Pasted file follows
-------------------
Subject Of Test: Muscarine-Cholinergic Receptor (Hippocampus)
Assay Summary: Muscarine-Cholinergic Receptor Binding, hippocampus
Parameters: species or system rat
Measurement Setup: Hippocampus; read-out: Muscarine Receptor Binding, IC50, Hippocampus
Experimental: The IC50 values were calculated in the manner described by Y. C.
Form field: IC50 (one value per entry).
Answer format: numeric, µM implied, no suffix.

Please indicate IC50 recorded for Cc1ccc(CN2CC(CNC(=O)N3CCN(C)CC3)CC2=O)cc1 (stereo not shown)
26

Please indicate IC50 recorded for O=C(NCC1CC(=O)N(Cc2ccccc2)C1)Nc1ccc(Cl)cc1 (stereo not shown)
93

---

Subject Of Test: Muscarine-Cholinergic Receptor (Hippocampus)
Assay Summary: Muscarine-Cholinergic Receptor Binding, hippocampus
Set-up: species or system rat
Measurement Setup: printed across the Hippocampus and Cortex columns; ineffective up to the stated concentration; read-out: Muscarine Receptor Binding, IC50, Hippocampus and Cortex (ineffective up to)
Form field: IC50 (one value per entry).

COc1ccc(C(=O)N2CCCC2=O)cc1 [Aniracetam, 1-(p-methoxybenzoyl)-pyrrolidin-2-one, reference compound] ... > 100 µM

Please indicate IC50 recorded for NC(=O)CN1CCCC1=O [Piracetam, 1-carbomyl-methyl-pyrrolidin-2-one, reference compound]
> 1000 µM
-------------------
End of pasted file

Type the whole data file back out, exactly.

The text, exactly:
Subject Of Test: Muscarine-Cholinergic Receptor (Hippocampus)
Assay Summary: Muscarine-Cholinergic Receptor Binding, hippocampus
Parameters: species or system rat
Measurement Setup: Hippocampus; read-out: Muscarine Receptor Binding, IC50, Hippocampus
Experimental: The IC50 values were calculated in the manner described by Y. C.
Form field: IC50 (one value per entry).
Answer format: numeric, µM implied, no suffix.

Please indicate IC50 recorded for Cc1ccc(CN2CC(CNC(=O)N3CCN(C)CC3)CC2=O)cc1 (stereo not shown)
26

Please indicate IC50 recorded for O=C(NCC1CC(=O)N(Cc2ccccc2)C1)Nc1ccc(Cl)cc1 (stereo not shown)
93

---

Subject Of Test: Muscarine-Cholinergic Receptor (Hippocampus)
Assay Summary: Muscarine-Cholinergic Receptor Binding, hippocampus
Set-up: species or system rat
Measurement Setup: printed across the Hippocampus and Cortex columns; ineffective up to the stated concentration; read-out: Muscarine Receptor Binding, IC50, Hippocampus and Cortex (ineffective up to)
Form field: IC50 (one value per entry).

COc1ccc(C(=O)N2CCCC2=O)cc1 [Aniracetam, 1-(p-methoxybenzoyl)-pyrrolidin-2-one, reference compound] ... > 100 µM

Please indicate IC50 recorded for NC(=O)CN1CCCC1=O [Piracetam, 1-carbomyl-methyl-pyrrolidin-2-one, reference compound]
> 1000 µM